One criticism to come out of the programme is the assertion by Baldwin that any agreed rent reduction would help the playing budget for next season. Certainly it would be irresponsible for the club to use all of any savings they are able to agree on the short-term objective of promotion. BfB understands, however, that interim manager Peter Jackson has been informed the playing budget for the manager next season could be extremely low, should the talks not go well and City remain at Valley Parade. To put it one way, the much-talked of £750k budget Dagenham were promoted with last season would seem luxurious in comparison.

Endlessly throwing resources only on the playing budget would be reckless; but without extra revenue or savings from somewhere City could once again struggle stay in the league next season.

Patience is the name of the game. As supporters we want a positive resolution to these talks, we want to be looking forward to kicking off the season at Valley Parade, and we want to be debating football matters like summer signings and pre-season friendlies.

But these talks with the landlords are not just about next season, but the future of Bradford City for years and decades to come. So we have to tolerate the delay, and hope it proves to be worth it for entirely the right reasons. As much as many supporters don’t trust the Board right now, we have to hope that they continue to share the best interests of every supporter and that they will take the correct decisions.

Having heard what Baldwin had to say, I’m more confident this will be the case. So long as they remember that it’s good to talk, and to keep us fans in the loop as much as possible.

Radio times

A Manchester United-supporting friend came along with me to the recent Northampton game. Having been to very few live football matches over his life and used to following his team via a Sky subscription, he joked after Bradford City had come close that he “keeps expecting to see a replay”. I chuckled back, “aye, and where are the commentators?”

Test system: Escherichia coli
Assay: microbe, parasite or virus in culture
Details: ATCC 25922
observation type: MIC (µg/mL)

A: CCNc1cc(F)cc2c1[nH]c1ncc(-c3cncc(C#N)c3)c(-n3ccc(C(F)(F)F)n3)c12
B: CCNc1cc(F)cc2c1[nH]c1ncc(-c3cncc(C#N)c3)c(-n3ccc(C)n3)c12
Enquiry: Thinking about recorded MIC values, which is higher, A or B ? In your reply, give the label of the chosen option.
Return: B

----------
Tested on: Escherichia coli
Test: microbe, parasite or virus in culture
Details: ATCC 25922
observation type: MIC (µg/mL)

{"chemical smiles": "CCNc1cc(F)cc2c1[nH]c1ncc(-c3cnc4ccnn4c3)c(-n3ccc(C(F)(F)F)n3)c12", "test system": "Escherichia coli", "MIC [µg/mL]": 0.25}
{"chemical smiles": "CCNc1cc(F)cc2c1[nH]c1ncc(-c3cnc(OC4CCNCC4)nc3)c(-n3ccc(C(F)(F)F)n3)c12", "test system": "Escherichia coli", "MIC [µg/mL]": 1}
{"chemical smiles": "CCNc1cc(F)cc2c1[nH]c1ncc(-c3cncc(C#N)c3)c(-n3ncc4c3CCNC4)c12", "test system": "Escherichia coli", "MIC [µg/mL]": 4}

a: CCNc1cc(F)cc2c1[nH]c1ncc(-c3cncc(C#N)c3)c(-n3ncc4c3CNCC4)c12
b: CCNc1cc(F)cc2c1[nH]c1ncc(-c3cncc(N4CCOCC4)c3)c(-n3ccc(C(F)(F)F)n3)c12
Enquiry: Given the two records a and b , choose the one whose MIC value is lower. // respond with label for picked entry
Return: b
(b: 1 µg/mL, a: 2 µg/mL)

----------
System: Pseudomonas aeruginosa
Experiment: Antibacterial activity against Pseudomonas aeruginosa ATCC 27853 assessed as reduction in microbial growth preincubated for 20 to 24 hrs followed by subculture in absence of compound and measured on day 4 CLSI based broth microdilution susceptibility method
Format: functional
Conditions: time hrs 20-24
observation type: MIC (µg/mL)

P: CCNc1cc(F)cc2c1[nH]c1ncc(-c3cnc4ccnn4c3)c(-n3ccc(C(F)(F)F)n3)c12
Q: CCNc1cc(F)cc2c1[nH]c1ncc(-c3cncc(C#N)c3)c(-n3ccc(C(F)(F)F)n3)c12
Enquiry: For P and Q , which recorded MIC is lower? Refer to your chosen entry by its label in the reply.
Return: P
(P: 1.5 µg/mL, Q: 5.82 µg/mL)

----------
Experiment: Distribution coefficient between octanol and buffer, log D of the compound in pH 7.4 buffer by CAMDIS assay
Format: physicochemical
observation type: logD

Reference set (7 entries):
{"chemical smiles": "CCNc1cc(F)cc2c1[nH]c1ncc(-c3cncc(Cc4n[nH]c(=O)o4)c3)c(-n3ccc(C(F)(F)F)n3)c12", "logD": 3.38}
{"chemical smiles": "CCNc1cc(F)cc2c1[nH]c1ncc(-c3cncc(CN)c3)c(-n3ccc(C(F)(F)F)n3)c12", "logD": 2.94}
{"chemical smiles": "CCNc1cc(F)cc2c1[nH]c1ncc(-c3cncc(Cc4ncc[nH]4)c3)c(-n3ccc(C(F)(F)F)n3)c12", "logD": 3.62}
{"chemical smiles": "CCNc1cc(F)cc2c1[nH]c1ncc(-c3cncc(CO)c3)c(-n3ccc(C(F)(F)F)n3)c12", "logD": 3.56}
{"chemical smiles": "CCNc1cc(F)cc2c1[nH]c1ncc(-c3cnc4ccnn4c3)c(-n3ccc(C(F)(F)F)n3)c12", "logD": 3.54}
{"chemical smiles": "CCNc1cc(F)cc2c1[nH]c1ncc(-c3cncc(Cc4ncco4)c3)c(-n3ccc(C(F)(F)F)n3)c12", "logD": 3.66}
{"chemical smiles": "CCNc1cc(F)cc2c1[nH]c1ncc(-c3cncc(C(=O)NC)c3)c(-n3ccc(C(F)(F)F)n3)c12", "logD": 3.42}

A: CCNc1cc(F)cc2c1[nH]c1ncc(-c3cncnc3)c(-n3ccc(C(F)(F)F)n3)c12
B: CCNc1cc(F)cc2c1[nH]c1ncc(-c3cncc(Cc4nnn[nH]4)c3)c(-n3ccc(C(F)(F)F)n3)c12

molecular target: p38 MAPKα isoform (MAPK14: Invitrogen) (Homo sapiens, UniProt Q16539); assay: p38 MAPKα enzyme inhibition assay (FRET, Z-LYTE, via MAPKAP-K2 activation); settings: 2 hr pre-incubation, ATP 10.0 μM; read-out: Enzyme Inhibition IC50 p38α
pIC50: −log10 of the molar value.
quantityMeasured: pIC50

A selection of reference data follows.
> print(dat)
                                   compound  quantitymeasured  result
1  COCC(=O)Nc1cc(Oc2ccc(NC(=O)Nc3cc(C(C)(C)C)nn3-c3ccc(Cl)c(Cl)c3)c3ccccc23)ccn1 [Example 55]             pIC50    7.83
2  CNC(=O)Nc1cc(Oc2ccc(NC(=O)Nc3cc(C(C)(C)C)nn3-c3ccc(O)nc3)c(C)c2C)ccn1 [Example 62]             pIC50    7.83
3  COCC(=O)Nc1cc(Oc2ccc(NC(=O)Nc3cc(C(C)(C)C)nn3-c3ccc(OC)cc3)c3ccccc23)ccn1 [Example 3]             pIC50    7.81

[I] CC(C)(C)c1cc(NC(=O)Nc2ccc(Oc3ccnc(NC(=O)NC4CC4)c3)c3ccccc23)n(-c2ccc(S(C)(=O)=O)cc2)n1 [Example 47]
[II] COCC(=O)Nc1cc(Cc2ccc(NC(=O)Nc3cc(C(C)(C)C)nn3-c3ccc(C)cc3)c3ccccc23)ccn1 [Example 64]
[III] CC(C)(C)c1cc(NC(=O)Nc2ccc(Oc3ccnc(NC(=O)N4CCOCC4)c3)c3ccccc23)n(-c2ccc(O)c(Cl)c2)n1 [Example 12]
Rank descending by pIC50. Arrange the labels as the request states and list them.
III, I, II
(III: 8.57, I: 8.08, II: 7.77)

Yet now that the club has reversed last season’s controversial decision to have no live radio coverage of home games, there are two sets of commentators broadcasting live from Valley Parade to the rest of West Yorkshire on matchdays. And with a strong desire to follow how the Wales v England game was progressing on Saturday, but not wanting to listen to Radio 5 Live commentary of it while watching City v Shrewsbury, I had a go at listening to BBC Radio Leeds while at the match.

Such practice of listening to the radio commentary of a game you’re watching live is not unheard of among football supporters, and a quick glance around me before kick off suggested there were plenty of other people tuning in to keep up to date with the big international. Nevertheless it was an enjoyable experience to have my regular view of a City game be accompanied by the voice of Derm Tanner – not least because it drowned out the usual moaners.